The second element of a related salvage/used machinery operation, was that we also got a used Bridgeport, a ubiquitous vertical milling machine; something like this (attribution):

Sharp_3_Axis_Vertical_Mill_Full_View.jpg

These machines are found everywhere, and are the backbone of any machine shop. What really made it interesting was that the one we got was configured with 1980s-era computer-numerically controlled (CNC) equipment.  The mill was fine, and probably could have been operated by anyone from even the 19th century (they first started making them around 1938, however).   The 1980s CNC technology, however – that was a bit scary.   Essentially, that part of the machine is incredibly dead to us – nobody has the parts anymore, nobody has the manuals, and even the software and interfaces that connect to them are generations old.   One of a related machine we’ve got in our shop even has paper tape for feeding instructions into it, along with circuit boards where you can practically see the bits being twiddled as the machines moves.

This isn’t new, of course – on a related topic, the digital Dark Age has been discussed by many in the library and archive worlds, and perhaps you’ve got a bunch of 8″, 5.25″, or 3.5″ floppies around in your own life.  What this means, of course, is that we’ve got two options in dealing with these machines; upgrading them to use the latest and greatest CNC tools (which will be obsolete themselves in N years), or, to configure them for fully manual control.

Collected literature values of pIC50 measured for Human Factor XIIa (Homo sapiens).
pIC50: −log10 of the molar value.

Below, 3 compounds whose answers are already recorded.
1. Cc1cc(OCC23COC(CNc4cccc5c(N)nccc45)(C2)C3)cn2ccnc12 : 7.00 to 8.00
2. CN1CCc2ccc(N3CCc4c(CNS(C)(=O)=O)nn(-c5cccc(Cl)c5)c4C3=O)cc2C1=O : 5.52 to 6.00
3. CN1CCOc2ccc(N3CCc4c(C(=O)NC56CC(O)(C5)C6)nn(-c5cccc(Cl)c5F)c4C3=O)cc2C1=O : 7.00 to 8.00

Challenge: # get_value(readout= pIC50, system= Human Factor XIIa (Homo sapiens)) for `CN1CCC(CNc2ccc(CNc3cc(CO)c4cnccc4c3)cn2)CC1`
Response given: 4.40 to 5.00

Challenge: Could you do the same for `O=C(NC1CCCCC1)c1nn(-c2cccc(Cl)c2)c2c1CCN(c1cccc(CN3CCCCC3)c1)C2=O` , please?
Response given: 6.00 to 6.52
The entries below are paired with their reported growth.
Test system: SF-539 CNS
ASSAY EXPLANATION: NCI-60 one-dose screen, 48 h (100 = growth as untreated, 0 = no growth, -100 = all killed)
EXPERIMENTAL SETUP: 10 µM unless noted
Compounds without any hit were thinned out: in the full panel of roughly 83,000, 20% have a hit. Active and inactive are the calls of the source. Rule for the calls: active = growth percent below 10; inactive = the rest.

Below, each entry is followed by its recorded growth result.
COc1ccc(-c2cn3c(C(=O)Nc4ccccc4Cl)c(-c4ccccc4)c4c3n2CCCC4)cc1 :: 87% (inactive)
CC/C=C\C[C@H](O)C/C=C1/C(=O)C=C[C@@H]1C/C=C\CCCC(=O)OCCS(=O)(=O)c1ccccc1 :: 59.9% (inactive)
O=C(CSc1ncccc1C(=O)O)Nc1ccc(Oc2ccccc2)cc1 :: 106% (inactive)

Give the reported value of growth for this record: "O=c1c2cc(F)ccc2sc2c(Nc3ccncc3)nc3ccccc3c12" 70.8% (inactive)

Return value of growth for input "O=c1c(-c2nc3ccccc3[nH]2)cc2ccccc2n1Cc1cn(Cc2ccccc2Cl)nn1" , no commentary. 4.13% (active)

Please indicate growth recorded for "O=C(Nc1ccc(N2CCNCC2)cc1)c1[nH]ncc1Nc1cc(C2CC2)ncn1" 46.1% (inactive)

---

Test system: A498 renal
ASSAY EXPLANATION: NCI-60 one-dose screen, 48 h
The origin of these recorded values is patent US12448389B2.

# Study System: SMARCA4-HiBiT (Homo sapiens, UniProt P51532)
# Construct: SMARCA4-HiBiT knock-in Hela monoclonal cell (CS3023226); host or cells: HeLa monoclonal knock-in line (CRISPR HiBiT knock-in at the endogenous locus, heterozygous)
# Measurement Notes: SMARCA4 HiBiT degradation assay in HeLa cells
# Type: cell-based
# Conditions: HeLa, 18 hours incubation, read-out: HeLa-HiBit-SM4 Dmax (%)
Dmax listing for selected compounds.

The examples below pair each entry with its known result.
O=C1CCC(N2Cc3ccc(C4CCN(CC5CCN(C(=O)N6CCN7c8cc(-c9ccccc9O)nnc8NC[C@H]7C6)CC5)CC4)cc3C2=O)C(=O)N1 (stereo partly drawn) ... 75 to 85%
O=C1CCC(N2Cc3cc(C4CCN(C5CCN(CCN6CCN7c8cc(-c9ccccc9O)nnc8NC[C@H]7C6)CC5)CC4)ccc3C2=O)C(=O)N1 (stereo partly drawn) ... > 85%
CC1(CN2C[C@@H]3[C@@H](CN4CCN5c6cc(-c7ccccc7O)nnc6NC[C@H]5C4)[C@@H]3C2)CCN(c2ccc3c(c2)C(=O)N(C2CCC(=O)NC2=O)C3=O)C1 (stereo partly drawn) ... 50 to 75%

We’ll probably configure them with more up-to-date technologies, but there may be a point when going manual is the smarter choice, in light of future shortages, supply chain problems, communications brownouts, or if the role of technology in society gets rethought .   JMG delved into this topic in his Retrotopia series, and being around one of these old workhorses of the 20th century makes me think that the world of Retrotopia might be closer than we think.   The recycling logo, as pictured above, is therefore more of a loop-the-loop.  We came in with a suite of technologies post-WW2, and we might wind up right back there.